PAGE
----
Results from your HPV test will come back as either positive or negative.
- Positive HPV test. A positive test result means that you have a type of high-risk HPV that's linked to cervical cancer. It doesn't mean that you have cervical cancer now, but it's a warning sign that cervical cancer could develop in the future. Your doctor will probably recommend a follow-up test in a year to see if the infection has cleared or to check for signs of cervical cancer.
- Negative HPV test. A negative test result means that you don't have any of the types of HPV that cause cervical cancer.
Depending on your test results, your doctor may recommend one of the following as a next step:
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- Normal monitoring. If you're over age 30, your HPV test is negative and your Pap test normal, you'll follow the generally recommended schedule for repeating both tests in five years.
- Colposcopy. In this follow-up procedure, your doctor uses a special magnifying lens (colposcope) to more closely examine your cervix.
- Biopsy. In this procedure, sometimes done in conjunction with colposcopy, your doctor takes a sample of cervical cells (biopsy) to be examined more closely under a microscope.
- Removal of abnormal cervical cells. To prevent abnormal cells from developing into cancerous cells, your doctor may suggest a procedure to remove the areas of tissue that contain the abnormal cells.
- Seeing a specialist. If your Pap test or HPV test results are abnormal, your health care provider will probably refer you to a gynecologist for a colposcopic exam. If test results show that you might have cancer, you may be referred to a doctor who specializes in treating cancers of the female genital tract (gynecologic oncologist) for treatment.
- Making sense of your Pap and HPV test results. Centers for Disease Control and Prevention. http://www.cdc.gov/std/hpv/pap/default.htm. Accessed March 2, 2015.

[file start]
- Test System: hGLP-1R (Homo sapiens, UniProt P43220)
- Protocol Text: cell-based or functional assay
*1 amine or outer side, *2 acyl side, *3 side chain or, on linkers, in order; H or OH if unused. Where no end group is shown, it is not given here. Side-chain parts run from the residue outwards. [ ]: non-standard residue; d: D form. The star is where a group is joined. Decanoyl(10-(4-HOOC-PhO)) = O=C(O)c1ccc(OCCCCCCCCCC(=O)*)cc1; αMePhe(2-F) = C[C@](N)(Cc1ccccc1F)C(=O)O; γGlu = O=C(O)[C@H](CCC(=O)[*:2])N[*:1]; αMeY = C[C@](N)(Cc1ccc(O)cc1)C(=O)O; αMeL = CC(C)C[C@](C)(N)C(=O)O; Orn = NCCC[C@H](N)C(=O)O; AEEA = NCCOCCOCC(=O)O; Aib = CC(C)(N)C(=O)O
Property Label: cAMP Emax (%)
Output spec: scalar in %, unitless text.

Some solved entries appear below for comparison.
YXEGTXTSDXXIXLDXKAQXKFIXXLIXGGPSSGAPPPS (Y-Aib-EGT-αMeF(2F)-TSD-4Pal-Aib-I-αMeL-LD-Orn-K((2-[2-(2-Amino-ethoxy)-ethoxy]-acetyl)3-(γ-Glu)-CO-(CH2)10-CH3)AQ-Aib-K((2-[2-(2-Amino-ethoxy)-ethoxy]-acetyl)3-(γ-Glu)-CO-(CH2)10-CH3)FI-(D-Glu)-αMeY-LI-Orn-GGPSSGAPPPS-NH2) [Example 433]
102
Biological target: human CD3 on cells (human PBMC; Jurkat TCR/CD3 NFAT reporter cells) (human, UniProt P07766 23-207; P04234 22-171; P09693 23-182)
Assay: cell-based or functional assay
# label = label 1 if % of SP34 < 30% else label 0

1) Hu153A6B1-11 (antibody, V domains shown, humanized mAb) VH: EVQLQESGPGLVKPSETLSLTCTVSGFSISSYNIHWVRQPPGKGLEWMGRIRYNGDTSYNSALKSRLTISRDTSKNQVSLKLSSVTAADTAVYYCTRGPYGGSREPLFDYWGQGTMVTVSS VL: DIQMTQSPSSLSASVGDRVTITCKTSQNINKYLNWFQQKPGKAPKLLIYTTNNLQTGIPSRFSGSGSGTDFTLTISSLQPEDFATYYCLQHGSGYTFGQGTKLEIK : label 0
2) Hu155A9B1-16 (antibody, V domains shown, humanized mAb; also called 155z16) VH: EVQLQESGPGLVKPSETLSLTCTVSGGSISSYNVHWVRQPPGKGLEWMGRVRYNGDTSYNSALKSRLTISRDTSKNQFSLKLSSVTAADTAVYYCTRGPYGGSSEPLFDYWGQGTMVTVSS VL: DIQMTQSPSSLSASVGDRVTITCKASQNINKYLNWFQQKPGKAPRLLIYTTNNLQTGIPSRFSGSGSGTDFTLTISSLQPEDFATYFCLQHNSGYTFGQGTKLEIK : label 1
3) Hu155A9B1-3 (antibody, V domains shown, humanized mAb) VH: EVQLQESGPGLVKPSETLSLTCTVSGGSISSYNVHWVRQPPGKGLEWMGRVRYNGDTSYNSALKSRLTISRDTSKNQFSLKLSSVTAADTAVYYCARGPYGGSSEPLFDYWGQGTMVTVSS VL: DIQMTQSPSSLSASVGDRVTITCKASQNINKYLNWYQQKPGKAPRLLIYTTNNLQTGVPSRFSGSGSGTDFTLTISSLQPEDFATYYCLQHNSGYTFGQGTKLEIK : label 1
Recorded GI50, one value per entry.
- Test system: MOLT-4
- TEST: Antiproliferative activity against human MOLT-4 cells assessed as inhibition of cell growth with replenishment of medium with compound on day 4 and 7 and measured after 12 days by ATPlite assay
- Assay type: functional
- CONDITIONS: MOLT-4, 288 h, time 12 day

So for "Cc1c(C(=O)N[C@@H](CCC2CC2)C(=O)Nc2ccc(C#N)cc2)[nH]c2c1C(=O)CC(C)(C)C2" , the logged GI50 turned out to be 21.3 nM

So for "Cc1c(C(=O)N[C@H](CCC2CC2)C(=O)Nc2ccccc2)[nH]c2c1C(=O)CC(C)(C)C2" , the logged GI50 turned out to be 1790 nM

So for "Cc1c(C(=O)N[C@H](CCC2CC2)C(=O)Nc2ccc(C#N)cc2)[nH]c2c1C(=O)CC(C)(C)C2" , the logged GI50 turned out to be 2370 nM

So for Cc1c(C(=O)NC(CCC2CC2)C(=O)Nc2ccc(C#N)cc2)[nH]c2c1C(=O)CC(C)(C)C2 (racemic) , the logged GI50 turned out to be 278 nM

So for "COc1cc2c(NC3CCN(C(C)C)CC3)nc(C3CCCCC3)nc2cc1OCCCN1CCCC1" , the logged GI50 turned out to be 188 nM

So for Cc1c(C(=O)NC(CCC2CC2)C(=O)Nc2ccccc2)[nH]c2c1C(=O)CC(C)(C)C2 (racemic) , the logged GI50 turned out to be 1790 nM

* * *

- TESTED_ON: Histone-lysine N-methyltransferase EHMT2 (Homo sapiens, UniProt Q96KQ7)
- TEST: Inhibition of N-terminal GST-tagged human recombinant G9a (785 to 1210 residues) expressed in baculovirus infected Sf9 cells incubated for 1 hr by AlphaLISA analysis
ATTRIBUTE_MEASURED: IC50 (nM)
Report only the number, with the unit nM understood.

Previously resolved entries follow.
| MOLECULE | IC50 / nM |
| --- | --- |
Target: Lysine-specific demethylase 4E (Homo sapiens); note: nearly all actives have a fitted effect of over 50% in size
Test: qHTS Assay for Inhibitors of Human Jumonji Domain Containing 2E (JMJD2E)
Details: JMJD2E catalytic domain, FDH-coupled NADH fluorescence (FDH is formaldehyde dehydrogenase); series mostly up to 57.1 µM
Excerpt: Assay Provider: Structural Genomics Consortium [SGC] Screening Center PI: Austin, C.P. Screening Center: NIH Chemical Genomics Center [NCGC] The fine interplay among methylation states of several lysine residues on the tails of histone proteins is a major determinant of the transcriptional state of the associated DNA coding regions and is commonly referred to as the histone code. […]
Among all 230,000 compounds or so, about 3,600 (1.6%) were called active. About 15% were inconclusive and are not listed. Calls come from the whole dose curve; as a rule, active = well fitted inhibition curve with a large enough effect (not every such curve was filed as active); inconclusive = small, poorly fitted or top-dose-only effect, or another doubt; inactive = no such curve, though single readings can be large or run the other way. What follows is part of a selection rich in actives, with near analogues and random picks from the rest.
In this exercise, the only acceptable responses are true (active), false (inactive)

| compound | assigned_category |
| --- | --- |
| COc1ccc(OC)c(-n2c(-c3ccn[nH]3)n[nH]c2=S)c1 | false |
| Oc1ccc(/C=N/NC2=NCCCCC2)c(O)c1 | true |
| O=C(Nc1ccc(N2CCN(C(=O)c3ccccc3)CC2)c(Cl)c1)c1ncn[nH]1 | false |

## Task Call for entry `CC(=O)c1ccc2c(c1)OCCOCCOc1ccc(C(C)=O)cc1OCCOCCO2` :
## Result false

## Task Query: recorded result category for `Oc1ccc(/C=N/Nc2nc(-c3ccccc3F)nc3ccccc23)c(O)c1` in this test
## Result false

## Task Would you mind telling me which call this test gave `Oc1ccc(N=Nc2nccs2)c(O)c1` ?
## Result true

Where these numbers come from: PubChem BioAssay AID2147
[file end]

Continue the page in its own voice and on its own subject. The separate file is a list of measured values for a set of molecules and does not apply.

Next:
- HPV and HPV testing. American Cancer Society. http://www.cancer.org/cancer/cancercauses/othercarcinogens/infectiousagents/hpv/hpvandhpvtesting/index. Accessed March 2, 2015.
- Human papillomavirus: Genital HPV infection fact sheet. Centers for Disease Control and Prevention. http://www.cdc.gov/STD/HPV/STDFact-HPV.htm. Accessed March 2, 2015.
- Palefsky JM. Epidemiology of human papillomavirus infections. http://www.uptodate.com/home. Accessed March 2, 2015.
- Pap test fact sheet. U.S. Department of Health and Human Services. http://www.hhs.gov/opa/reproductive-health/general-reproductive-health/pap-test. Accessed March 3, 2015.
- Pap and HPV testing. National Cancer Institute. http://www.cancer.gov/cancertopics/types/cervical/pap-hpv-testing-fact-sheet. Accessed March 3, 2015.
- Laughlin-Tommaso SK (expert opinion). Mayo Clinic. Rochester, Minn. March 13, 2015.
- Algorithms: Updated consensus guidelines for managing abnormal cervical cancer screening tests and cancer precursors. American Society for Colposcopy and Cervical Pathology. http://www.asccp.org. Accessed March 13, 2015.
- Cervical cancer prevention and early detection. American Cancer Society. http://www.cancer.org/cancer/cervicalcancer/moreinformation/cervicalcancerpreventionandearlydetection/cervical-cancer-prevention-and-early-detection-cervical-cancer-screening-guidelines. Accessed March 13, 2015.